Now, once again under Chaudhary’s watch, a number of JNU scholars and the premier institution itself have been thoroughly maligned as ‘anti-national’ by the video footage which was shown repeatedly by Zee. BJP spokesman, Sambit Patra has taken the footage to other channels and shown it on those too.

The videos have since been questioned for their authenticity even as Chaudhary has presented lab reports to show that they were not doctored. Zee ran newer footage on Umar Khaled, the authenticity of which was also questioned for the way in which the clips were stitched together to create a narrative. A journalist working for the Zee group resigned in disgust over what he calls the manipulated coverage of JNU.

Based on this dubious ‘evidence’, some of the channels like Times Now and NewsX, along with Zee, have run a campaign to rouse mob violence (Umar Khalid’s sisters get threats, youngest unable to attend school, JNU professor attacked by protesters from BJP youth wing in Gwalior, LU Prof faces ABVP’s wrath over article on Umar Khalid and also JU woman student gets death threat for backing Kanhaiya Kumar) against JNU and people associated with it, calling it an ‘anti-national cabal’ that supports Maoists, and separatists and contrasting them with the soldiers who have died on the front. Infantile and jingoistic patriotism - asking co-panellists to repeat Bharat mata ki jai,  or debating about flying oversized flags in universities – is passed off on these channels as a news debate.

Even as all this was going on, on Zee ‘News’ Chaudhary has also reported that a picture of PM Modi’s mother in hospital was circulating on social media. (The ABP channel has called this out as fake.) He also claimed on the show that he personally spoke with the PM and reported an elaborate conversation between the PM and his mother.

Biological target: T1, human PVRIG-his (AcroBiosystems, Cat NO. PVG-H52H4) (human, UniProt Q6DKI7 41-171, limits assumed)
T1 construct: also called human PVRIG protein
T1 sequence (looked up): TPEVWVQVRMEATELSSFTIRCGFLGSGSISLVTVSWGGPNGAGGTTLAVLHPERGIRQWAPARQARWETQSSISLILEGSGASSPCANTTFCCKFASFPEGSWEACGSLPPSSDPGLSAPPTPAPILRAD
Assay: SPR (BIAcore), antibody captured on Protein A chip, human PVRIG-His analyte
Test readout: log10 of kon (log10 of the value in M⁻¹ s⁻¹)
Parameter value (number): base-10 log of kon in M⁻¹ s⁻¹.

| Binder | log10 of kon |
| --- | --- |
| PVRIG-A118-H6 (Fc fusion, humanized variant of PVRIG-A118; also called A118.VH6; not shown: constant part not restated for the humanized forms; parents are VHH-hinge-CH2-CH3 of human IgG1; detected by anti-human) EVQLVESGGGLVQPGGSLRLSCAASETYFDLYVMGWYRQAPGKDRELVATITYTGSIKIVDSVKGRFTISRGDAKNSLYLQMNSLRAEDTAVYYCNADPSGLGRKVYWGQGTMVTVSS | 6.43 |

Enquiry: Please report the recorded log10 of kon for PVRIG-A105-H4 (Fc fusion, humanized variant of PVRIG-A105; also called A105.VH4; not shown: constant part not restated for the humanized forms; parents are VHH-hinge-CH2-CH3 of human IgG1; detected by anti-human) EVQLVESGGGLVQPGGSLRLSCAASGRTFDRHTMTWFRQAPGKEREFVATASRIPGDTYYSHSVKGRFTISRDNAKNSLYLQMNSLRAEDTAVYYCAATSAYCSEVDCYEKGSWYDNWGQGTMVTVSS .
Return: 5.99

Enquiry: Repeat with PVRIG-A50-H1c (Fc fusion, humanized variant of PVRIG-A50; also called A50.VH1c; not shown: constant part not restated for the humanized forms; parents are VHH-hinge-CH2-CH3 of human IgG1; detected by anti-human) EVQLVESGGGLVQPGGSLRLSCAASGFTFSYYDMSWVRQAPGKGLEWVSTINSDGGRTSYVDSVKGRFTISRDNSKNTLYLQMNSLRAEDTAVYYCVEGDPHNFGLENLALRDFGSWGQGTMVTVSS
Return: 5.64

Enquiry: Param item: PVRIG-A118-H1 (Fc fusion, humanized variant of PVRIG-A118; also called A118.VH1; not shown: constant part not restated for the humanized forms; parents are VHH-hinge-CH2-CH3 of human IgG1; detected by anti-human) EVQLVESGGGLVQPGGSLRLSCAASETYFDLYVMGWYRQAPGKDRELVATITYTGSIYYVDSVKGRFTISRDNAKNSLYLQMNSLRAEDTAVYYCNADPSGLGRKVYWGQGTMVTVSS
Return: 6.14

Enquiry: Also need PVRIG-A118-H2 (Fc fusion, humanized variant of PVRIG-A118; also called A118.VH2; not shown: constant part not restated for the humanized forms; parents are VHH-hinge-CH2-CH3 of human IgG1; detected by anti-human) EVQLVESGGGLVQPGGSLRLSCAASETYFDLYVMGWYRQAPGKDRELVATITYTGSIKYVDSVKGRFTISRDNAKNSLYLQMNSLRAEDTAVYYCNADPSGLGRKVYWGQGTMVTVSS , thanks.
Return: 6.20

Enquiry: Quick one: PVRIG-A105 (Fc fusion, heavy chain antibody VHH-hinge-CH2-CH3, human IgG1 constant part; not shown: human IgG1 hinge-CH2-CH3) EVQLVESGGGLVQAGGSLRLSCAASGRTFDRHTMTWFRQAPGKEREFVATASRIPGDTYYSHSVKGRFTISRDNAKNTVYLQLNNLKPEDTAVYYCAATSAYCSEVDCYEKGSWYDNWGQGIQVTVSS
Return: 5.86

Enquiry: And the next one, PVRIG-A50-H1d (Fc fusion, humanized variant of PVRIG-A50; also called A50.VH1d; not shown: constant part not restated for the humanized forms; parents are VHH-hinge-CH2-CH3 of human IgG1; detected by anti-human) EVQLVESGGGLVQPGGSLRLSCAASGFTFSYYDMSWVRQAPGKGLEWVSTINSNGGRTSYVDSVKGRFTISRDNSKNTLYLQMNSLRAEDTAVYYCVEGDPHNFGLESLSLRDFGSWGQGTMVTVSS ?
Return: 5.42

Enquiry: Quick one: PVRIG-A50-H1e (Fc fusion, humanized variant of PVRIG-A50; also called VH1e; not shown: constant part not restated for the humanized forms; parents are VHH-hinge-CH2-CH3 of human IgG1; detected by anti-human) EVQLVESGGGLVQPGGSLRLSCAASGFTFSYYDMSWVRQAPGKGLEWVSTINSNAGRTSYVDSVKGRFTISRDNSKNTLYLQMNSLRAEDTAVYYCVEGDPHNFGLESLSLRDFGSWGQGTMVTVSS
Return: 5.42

This confidence to flaunt access must derive from the perception of proximity to the PM that Zee News seeks to project, which largely remains uncorrected by the PMO and the BJP. Apart from the easy telephonic access that Chaudhary claimed on air, the Prime Minister launched Subhash Chandra’s cryptically titled autobiography, “The Z Factor: My journey as the wrong man at the right time”, at his official residence with Chaudhary introducing the speakers. When he spoke, Narendra Modi said that his relationship with the Goel family goes back many years, and cited anecdotes.

The  Zee empire is into a range of other businesses and its media empire is not just a tool to manage public perceptions but also to control the regulatory impulses of the state. At this point, with a well inclined government in power, Chandra is making forays into infrastructure and looking at the potential in Smart Cities.

"Human rights and civil society representatives are invited to the shows and shouted down as traitors for questioning the government of the day without getting any opportunity to argue their views. "


The ‘radical, subversive conservative agenda’ of some of the channels that represent the corporate interests of their parent entities has been to target any rights-based discourse, any articulation of liberal opinion, and to viciously attack it. Human rights and civil society representatives are invited to the shows and shouted down as traitors for questioning the government of the day without getting any opportunity to argue their views. Panellists who speak the language of peace and the need for negotiated political solutions to complex conflicts are quickly labelled as anti-national and unpatriotic sell-outs. With media houses clearly saying that they are in the advertising business and not in news, the profit motive and serving dominant corporate/political interests by hounding all counter-forces that question their power, seems inevitable.